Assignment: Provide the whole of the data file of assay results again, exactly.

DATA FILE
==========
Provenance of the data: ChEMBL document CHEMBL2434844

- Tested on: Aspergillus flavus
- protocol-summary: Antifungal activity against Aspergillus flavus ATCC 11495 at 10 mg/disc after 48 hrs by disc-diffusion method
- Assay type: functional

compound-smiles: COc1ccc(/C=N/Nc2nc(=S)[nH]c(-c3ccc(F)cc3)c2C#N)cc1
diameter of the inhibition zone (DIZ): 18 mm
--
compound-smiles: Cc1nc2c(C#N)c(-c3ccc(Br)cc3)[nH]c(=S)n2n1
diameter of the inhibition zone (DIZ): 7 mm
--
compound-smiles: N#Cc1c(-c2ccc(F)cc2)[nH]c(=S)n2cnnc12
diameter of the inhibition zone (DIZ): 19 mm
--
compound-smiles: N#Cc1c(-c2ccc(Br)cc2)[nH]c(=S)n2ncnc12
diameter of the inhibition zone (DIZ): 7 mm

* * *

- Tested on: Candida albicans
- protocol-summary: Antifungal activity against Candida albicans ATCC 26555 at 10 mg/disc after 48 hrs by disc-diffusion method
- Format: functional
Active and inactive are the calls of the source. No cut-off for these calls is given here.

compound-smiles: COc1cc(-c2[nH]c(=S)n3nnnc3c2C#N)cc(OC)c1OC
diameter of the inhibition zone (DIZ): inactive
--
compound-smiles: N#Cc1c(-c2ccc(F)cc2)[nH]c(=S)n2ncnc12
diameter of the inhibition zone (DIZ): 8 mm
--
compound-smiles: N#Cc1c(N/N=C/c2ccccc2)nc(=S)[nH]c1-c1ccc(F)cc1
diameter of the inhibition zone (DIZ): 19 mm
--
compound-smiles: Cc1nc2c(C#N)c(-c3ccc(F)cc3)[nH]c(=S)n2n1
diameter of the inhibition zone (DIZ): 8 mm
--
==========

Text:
Provenance of the data: ChEMBL document CHEMBL2434844

- Tested on: Aspergillus flavus
- protocol-summary: Antifungal activity against Aspergillus flavus ATCC 11495 at 10 mg/disc after 48 hrs by disc-diffusion method
- Assay type: functional

compound-smiles: COc1ccc(/C=N/Nc2nc(=S)[nH]c(-c3ccc(F)cc3)c2C#N)cc1
diameter of the inhibition zone (DIZ): 18 mm
--
compound-smiles: Cc1nc2c(C#N)c(-c3ccc(Br)cc3)[nH]c(=S)n2n1
diameter of the inhibition zone (DIZ): 7 mm
--
compound-smiles: N#Cc1c(-c2ccc(F)cc2)[nH]c(=S)n2cnnc12
diameter of the inhibition zone (DIZ): 19 mm
--
compound-smiles: N#Cc1c(-c2ccc(Br)cc2)[nH]c(=S)n2ncnc12
diameter of the inhibition zone (DIZ): 7 mm

* * *

- Tested on: Candida albicans
- protocol-summary: Antifungal activity against Candida albicans ATCC 26555 at 10 mg/disc after 48 hrs by disc-diffusion method
- Format: functional
Active and inactive are the calls of the source. No cut-off for these calls is given here.

compound-smiles: COc1cc(-c2[nH]c(=S)n3nnnc3c2C#N)cc(OC)c1OC
diameter of the inhibition zone (DIZ): inactive
--
compound-smiles: N#Cc1c(-c2ccc(F)cc2)[nH]c(=S)n2ncnc12
diameter of the inhibition zone (DIZ): 8 mm
--
compound-smiles: N#Cc1c(N/N=C/c2ccccc2)nc(=S)[nH]c1-c1ccc(F)cc1
diameter of the inhibition zone (DIZ): 19 mm
--
compound-smiles: Cc1nc2c(C#N)c(-c3ccc(F)cc3)[nH]c(=S)n2n1
diameter of the inhibition zone (DIZ): 8 mm
--